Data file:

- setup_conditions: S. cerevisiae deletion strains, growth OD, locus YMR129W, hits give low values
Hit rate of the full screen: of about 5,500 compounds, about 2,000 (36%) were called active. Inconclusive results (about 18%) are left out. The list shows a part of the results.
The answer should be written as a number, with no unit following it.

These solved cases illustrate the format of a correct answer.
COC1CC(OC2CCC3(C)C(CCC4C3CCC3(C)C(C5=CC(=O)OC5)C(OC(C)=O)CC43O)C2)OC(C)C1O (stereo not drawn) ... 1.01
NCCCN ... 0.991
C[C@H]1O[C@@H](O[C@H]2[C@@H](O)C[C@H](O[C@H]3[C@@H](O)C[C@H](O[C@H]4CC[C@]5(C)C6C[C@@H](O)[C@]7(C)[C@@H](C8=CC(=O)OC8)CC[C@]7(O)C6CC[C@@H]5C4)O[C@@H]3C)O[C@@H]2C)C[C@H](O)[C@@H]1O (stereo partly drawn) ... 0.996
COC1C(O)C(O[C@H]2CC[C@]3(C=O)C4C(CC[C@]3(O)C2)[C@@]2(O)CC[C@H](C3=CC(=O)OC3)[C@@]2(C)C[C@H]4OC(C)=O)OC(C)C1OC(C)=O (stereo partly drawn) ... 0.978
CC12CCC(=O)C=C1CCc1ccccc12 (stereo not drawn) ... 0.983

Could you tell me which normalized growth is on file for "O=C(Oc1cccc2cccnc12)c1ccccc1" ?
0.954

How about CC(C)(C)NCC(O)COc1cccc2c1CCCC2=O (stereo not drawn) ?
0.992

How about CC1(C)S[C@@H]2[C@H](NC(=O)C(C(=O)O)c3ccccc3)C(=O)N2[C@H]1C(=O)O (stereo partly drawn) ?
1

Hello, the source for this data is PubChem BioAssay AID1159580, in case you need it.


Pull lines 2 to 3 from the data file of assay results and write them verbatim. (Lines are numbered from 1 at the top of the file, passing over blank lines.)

Hit rate of the full screen: of about 5,500 compounds, about 2,000 (36%) were called active. Inconclusive results (about 18%) are left out. The list shows a part of the results.
The answer should be written as a number, with no unit following it.